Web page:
Building with earthbags is essentially building with adobe bricks without going through the lengthy process of making them. You take polypropylene sandbags, fill them with a moist mix of sand and clay, tamp them down hard and connect the layers with 4 point barbed wire. Then, you cover them over with an earthen plaster.

In reality, I didn't use polypropylene bags. Some Brasilians started a type of construction they call hyperadobe which uses mesh bags, or continuous tubing, made from the same material as the onion or potato bags in the grocery store. They don't require barbed wire, though otherwise the process is just about the same.

As I talk about in the blog posts, my design has been guided by simplicity and efficiency. More than anything, what's been most important to me is to live in a house that I myself, with no building experience whatsoever, can design, build and maintain. A natural extension of that has been the desire to live in a peaceful space. For me that means a home that's in tune with nature, thus limiting the use of imported materials for construction, in addition to those that will be needed later on, such as for heating. Please enjoy reading, ask me any questions, get inspired, and come help and learn!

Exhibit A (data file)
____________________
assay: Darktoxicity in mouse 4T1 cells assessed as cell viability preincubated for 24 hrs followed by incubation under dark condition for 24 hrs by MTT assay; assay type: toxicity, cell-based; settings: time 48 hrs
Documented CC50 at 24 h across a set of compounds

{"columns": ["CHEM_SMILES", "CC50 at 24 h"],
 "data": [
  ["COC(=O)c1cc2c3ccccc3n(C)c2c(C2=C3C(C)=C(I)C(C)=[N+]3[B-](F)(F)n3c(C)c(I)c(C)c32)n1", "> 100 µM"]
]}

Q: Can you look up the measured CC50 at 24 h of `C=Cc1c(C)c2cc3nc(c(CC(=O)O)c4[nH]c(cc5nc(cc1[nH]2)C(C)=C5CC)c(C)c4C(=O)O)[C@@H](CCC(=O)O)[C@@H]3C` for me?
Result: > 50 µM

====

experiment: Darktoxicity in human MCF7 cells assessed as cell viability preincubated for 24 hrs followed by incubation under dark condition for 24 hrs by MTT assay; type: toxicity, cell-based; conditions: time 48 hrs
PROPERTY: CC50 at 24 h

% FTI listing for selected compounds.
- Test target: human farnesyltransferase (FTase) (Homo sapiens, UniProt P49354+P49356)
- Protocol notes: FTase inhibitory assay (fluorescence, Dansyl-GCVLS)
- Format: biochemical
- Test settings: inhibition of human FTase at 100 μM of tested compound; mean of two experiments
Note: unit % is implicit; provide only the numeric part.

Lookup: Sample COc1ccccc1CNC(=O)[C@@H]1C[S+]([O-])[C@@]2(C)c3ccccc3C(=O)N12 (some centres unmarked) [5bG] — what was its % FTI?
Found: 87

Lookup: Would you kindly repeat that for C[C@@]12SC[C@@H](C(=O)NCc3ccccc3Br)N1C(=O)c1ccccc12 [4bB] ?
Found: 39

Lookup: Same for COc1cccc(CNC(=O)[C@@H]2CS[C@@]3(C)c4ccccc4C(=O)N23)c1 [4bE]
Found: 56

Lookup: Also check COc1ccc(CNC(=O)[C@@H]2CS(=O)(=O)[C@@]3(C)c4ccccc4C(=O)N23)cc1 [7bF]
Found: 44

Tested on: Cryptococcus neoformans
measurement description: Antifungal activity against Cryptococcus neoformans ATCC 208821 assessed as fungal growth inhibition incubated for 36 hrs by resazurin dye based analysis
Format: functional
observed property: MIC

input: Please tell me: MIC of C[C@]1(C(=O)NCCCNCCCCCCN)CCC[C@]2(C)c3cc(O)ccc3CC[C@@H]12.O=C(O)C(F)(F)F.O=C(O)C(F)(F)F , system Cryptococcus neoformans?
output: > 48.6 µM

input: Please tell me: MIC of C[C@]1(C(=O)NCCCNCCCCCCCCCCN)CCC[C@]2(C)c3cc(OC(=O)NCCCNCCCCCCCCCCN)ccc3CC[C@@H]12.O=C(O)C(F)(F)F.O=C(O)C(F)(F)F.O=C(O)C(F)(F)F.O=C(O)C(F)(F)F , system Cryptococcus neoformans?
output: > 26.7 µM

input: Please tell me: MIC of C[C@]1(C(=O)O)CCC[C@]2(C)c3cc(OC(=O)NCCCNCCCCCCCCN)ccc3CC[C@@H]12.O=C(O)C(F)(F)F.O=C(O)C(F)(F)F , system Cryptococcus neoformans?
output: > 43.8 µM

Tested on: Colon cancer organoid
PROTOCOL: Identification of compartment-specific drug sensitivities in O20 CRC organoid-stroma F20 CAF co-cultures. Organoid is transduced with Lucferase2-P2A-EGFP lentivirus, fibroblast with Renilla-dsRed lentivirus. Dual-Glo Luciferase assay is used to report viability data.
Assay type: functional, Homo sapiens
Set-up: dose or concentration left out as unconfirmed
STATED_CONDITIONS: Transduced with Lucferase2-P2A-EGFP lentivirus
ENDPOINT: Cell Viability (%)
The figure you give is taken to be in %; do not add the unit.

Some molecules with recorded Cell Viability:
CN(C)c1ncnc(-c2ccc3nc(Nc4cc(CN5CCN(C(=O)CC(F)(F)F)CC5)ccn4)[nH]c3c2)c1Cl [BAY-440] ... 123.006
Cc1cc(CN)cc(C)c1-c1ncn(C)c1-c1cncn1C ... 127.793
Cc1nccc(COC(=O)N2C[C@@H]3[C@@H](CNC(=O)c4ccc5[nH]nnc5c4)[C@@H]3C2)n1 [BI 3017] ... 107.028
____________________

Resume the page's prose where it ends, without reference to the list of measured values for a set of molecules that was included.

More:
Monday, February 28, 2011

A Few Small Changes

I have modified a few small things:

I will be running the cold water into the house underneath the foundation and store the pressure tank inside. This is because cold winter days with no running water worry me.

I am going to add two small 2x2 windows into the living room above the cob bench. They will share the same lintel.

I emailed Kelly at earthbagbuilding.com about the the stability of my walls against the below-grade soil pressure. He thought it would be fine, just suggested that I add buttressing around the patio door. My solution is to incorporate things I was already doing--the stairs, the bath platform--into the primary construction of the walls.

Also, from spending way too much time on his and Owen Geiger's earthbag blog, I found out about a different way to build with earthbags--hyperadobe, which is something somebody in Brazil came up with. Same everything except they use the same mesh bags that potatoes or apples come in. This means there is no need for barbed wire. Since I first began considering earthbag building, I have had continuous nightmares and preoccupations about the use of barbed wire. I have been positive somebody's eye would be taken out. This is like the biggest weight ever off of my shoulders.

That's about it.


  1. I hear it also makes plastering the bags easier, since you're not trying to make it adhere to slick polypropylene.

  2. yeah, it seems like the mesh bags are an all-around god send!